The normality of data distribution was tested with the Anderson-Darling test. Data are expressed as mean ± standard deviation (SD) or median (interquartile range), as appropriate. CIinv was considered as the reference technique [25, 26]. Values of invasive vs. non-invasive mean arterial pressure and of CIinv vs. CInoninv were compared by the Bland-Altman analysis. The percentage error was calculated as two times SD divided by the mean of the reference method . Comparisons of hemodynamic variables between the different study times were assessed using a paired Student t test or a Wilcoxon test, as appropriate. Comparisons between volume responders vs. non-volume responders were assessed using a two sample Student t test or a Mann-Whitney U test, as appropriate. We compared the relative changes of CIinv to those of CInoninv during volume expansion by linear regression analysis (for percent changes). For assessing the trending ability of CInoninv, we constructed a four-quadrant plot, as described by Critchley et al. . This allowed calculation of the percentage of total data points for which the directional changes of CInoninv (increase or decrease) was concordant with those of CIinv. According to the least significant change of CIinv , we applied a 15% exclusion zone. Correlations were assessed by the Pearson coefficient. A P value <0.05 was considered statistically significant. The statistical analysis was performed with the MedCalc18.104.22.168 software (Mariakerke, Belgium).
Forty-five patients were included in the study. Seven patients were excluded because the arterial curve was not obtainable from the Nexfin device, likely due to excessive vasoconstriction. All these seven patients exhibited clinical signs of severe skin hypoperfusion. In these patients, the mean arterial pressure was 43 ± 7 mmHg, cardiac index before the fluid challenge was 2.9 ± 0.5 L/min/m2 and the dose of norepinephrine was 3.8 (2.1 to 6.7) µg/kg/min. On average, the study was conducted 252 (20 to 6520) min after the beginning of the shock episode.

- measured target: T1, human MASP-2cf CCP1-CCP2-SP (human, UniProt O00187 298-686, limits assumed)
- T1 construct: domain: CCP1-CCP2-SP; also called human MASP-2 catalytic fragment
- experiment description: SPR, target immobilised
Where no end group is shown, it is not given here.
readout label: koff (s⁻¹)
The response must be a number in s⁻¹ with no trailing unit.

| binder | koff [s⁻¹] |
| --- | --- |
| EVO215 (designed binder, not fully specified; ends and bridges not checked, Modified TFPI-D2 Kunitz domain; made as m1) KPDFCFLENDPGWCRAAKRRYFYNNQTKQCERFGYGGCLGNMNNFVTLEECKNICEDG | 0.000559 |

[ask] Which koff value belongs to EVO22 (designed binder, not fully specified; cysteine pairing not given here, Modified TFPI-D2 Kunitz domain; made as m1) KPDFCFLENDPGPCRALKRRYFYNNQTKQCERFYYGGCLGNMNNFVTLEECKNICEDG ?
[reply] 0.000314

The characteristics of the 38 patients who could be analyzed are summarized in Table 1. Fifty-three percent of patients presented spontaneous breathing activity and 13% presented atrial fibrillation. Volume expansion significantly increased CIinv by more than 15% (27 ± 7%) in 16 volume responders (Table 2).
Non-invasive estimation of mean arterial pressure
Considering both the values obtained before and after volume expansion in all patients (n = 76 pairs of measurements), the bias (lower and upper limits of agreement) between the invasive and non-invasive measurements of mean arterial pressure was 2 (-18 to 23) mmHg (Figure 1).
Non-invasive estimation of cardiac index
Considering both values obtained before and after volume expansion (n = 76 pairs of measurements), the bias (lower and upper limits of agreement) between CIinv and CInoninv was 0.2 (-1.8 to 2.2) L/min/m2 (Figure 2). The percentage error of CInoninv was 57%. The correlation between the percent changes in CIinv and CInoninv observed during volume expansion was significant (P = 0.0002) with an r2 = 0.31 (Figure 3). The results of Bland-Altman analysis in patients without atrial fibrillation or norepinephrine administration are presented in Table 3.
The concordance rate between changes in CIinv and CInoninv induced by volume expansion was 76% (Figure 3), meaning that in 76% of instances, CIinv and CInoninv changed in the same direction. When excluding changes lower than 15%, the concordance rate was 84% (Figure 3).